John Ruthell Henry, who was convicted in the December 1985 murders of his estranged wife in Pasco County and her 5-year-old son in Hillsborough County, was executed by lethal injection Wednesday at Florida State Prison near Starke despite questions about Henry’s mental capacities.
Henry is the 18th inmate executed on Gov. Rick Scott’s watch. No other first-term governor has signed the execution warrants of so many inmates since Florida re-instituted the death penalty in 1976. Since then, the state has executed 87 inmates. One in five of those has been executed on Scott’s watch, in less than four years.
The Henry execution came after a last-minute appeal was rejected by the U.S. Supreme Court. Henry, 63, was convicted of killing Suzanne Henry, who was stabbed repeatedly in the throat with a kitchen knife after the two argued in her home over presents for her son Eugene Christian. Henry then took the boy to Hillsborough County. Nine hours later, Henry used the same knife to kill the boy. Juries in both counties sentenced Henry to death, though the death warrant for the execution referred only to the murder of Suzanne Henry.
The murders occurred three years after Henry was released on parole for the 1975 murder of his first wife. The execution came a day after a divided 11th U.S. Circuit Court of Appeals rejected arguments that the execution should be halted because of questions about whether Henry was intellectually disabled. The arguments centered on a recent U.S. Supreme Court ruling that found Florida had improperly used a “rigid” IQ score of 70 in determining whether Death Row inmates are intellectually disabled, a term that has replaced mentally retarded. The U.S. Supreme Court had ruled earlier that it is unconstitutional to execute people who are intellectually disabled.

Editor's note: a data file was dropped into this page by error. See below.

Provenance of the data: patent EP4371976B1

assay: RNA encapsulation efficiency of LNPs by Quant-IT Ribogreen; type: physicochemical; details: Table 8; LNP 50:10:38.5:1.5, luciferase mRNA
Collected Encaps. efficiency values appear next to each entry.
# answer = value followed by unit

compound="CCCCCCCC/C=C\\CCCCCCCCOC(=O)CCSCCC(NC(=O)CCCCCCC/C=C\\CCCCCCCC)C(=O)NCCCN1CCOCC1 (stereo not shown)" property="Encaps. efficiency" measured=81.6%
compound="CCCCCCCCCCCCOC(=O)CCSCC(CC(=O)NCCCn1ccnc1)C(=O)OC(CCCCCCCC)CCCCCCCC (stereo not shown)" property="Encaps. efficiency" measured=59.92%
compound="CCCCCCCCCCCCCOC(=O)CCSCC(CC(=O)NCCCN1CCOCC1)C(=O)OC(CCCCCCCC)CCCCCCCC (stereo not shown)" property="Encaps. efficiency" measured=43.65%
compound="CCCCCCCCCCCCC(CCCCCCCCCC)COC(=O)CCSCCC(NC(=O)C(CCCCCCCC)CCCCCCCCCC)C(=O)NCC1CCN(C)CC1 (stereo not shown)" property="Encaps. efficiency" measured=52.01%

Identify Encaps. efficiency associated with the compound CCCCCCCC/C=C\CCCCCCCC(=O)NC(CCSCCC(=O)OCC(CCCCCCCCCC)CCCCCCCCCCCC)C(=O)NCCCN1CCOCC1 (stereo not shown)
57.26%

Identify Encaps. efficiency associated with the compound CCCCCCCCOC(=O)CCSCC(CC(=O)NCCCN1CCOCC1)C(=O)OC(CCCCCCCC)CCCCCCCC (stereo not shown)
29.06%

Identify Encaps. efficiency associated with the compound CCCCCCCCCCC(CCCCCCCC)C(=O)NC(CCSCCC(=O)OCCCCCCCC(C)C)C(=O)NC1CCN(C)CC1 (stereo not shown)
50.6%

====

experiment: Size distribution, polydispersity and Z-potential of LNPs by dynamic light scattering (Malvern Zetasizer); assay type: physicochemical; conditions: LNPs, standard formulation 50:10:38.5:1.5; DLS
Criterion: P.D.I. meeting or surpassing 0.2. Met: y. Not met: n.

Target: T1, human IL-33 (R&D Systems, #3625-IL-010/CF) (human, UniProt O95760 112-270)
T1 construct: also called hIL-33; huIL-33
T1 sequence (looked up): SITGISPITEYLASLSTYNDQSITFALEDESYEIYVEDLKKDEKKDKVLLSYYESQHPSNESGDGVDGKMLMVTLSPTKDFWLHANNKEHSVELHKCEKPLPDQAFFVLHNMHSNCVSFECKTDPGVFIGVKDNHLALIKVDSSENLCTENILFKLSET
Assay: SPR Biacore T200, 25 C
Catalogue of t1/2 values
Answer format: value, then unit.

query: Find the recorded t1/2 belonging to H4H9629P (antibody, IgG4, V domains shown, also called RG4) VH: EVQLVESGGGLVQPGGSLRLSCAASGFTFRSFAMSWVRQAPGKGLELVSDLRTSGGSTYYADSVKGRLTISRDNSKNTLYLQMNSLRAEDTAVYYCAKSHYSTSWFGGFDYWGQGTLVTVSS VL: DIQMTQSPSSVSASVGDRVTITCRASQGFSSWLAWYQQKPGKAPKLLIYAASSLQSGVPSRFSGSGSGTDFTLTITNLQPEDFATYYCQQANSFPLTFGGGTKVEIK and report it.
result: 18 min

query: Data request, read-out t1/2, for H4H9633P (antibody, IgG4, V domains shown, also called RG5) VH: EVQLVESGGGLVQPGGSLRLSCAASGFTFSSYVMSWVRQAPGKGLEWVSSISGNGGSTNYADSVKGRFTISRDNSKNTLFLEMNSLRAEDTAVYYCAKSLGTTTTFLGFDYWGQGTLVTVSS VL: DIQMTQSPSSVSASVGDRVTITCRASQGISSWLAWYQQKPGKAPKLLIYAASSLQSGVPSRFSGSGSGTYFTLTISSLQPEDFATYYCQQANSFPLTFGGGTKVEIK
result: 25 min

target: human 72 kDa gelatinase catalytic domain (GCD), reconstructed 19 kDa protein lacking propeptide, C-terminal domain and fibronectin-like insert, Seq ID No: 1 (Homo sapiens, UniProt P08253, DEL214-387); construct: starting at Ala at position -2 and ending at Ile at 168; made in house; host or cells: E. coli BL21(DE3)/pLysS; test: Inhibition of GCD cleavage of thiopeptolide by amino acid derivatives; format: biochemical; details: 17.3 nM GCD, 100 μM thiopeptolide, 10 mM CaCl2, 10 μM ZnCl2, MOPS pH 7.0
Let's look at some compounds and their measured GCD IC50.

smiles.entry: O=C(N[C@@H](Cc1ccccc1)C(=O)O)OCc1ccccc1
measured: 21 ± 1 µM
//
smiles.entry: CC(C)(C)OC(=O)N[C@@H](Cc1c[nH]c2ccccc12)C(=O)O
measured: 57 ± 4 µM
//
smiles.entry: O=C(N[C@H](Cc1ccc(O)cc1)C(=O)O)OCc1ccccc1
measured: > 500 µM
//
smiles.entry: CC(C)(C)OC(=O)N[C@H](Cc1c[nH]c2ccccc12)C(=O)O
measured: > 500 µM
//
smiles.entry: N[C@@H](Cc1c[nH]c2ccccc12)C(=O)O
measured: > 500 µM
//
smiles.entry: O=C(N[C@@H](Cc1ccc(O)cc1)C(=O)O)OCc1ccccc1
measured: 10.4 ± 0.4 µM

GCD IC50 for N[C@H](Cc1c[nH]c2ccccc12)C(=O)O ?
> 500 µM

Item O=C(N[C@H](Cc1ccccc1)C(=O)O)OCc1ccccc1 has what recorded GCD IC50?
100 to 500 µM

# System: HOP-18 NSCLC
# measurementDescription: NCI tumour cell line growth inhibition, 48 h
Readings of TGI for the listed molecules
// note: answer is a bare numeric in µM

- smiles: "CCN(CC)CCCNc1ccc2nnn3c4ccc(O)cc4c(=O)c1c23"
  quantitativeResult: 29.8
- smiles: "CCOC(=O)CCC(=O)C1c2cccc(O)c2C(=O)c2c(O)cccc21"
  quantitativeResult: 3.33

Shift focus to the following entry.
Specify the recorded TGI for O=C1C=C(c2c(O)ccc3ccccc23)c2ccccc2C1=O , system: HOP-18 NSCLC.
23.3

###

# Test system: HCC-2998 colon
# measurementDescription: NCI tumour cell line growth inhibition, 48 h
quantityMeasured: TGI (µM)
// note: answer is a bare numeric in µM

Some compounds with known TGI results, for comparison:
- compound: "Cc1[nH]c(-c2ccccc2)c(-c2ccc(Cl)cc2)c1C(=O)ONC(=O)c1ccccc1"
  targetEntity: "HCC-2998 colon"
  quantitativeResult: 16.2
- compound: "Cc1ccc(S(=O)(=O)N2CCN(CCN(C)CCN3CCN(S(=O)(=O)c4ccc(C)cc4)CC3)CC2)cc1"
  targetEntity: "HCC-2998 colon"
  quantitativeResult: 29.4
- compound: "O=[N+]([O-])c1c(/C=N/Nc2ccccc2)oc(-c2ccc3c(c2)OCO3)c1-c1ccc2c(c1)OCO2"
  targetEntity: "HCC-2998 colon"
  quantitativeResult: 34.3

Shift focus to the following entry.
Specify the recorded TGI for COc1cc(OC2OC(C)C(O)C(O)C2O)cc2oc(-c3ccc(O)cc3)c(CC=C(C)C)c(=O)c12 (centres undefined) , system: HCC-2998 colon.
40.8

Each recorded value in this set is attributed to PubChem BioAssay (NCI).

Henry’s attorney pointed to a test that showed Henry’s IQ as 78 and suggested that the IQ could be as low as 73. But in a 2-1 decision, the federal appeals court said Henry did not provide adequate evidence that he might be intellectually disabled, with mental-health experts never expressing such an opinion. Also, the majority said the U.S. Supreme Court did not make its recent ruling, known as Hall v. Florida, retroactive to cases on what is known as “collateral” review.
Death Row inmate Eddie Wayne Davis, 45, is scheduled to be executed July 10. Davis was convicted in a Polk County case of kidnapping 11-year-old Kimberly Waters in March 1994, sexually assaulting and strangling her and leaving her body in a dumpster. Davis was a former boyfriend of Waters’ mother.
There are currently 397 people on Florida’s death row, including five women. Of the total, 233 are white, 149 are black. Twenty-three people have been freed from death row because of errors, wrong convictions and new evidence coming to light.
–FlaglerLive and the News Service of Florida